Eleanor sleeps. Almost two months old. A sweet weight on my chest. She was a what-if. A wonder-what-she’ll-look-like. A she’ll-be-so-cute-in-this-onesie. Now she’s here. Has my sister’s square head and wails. My lord, she can wail.
I will never forget it—please don’t let me forget it. Write it here so I don’t forget it: In her rocker, my arms pretzled around her so she can’t wiggle with the wail. And she howls even when I rock and I start singing. Nonsense I made up when she was born—a whole two months ago but it feels like a lifetime cause the miles stretch the minutes like they stretch my heart until it breaks for wanting to hold her to get to her to rock her to sing her: She is Eleanor, beautiful Eleanor, strong little Eleanor, brave little Eleanor. She is Eleanor. Sweet Eleanor. Sweetest Eleanor alive.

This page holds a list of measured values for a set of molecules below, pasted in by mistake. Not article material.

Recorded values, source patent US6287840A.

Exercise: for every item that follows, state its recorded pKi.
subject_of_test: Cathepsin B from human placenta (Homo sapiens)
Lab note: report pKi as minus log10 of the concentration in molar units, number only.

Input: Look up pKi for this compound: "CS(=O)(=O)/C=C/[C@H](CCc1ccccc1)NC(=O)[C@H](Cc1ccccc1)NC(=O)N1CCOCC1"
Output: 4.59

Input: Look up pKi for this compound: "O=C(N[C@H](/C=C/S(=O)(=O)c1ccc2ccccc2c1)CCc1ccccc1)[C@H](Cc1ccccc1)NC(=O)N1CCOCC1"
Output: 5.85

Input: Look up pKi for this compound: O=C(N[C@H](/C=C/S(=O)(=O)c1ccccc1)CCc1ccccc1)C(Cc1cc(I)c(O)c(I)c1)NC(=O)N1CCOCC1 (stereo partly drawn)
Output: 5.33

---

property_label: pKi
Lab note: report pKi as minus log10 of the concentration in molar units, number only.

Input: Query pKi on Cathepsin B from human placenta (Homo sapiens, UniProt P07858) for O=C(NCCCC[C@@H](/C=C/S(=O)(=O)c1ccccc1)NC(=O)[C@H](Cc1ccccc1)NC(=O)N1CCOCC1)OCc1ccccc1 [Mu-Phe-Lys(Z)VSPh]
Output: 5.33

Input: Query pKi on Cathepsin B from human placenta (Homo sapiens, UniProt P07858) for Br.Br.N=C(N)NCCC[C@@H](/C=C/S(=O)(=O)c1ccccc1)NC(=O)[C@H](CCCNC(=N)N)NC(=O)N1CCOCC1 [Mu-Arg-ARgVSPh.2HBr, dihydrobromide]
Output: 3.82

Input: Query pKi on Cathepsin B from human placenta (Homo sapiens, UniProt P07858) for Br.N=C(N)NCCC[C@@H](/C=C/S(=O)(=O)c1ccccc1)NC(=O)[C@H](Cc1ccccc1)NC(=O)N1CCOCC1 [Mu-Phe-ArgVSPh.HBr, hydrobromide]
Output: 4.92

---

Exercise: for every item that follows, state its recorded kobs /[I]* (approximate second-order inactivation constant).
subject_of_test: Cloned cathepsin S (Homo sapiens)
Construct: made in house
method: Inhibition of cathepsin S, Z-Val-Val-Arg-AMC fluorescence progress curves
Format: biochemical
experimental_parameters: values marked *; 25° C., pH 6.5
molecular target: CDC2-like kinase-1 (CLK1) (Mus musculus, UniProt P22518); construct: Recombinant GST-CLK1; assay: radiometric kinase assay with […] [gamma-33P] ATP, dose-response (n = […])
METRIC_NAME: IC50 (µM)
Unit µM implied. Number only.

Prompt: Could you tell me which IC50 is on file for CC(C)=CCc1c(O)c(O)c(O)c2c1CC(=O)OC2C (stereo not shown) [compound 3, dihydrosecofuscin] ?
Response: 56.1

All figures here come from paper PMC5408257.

Her wail shivers. Stutters. Pauses. And I sing her again, loud enough to catch her ear, soft enough to make that pause stretch. She listens and she whimpers and we rock and she soothes. For me. Aunt Say. Who’s sung her more times than I can count, eyes closed and all the truth I can in the words. She is Eleanor. Beautiful. Strong. Brave. Sweet. I sing her. Build the truth of her into her bones, the truth of me into her heart: I love her beyond words, beyond miles, beyond time, beyond songs. The words wouldn’t matter. Change them. I would still sing her the same: my Eleanor. Beautiful. Strong. Brave. Sweet.
“Shake the Bones” presented at SCMLA / November 1, 2015 / Creative Non-Fiction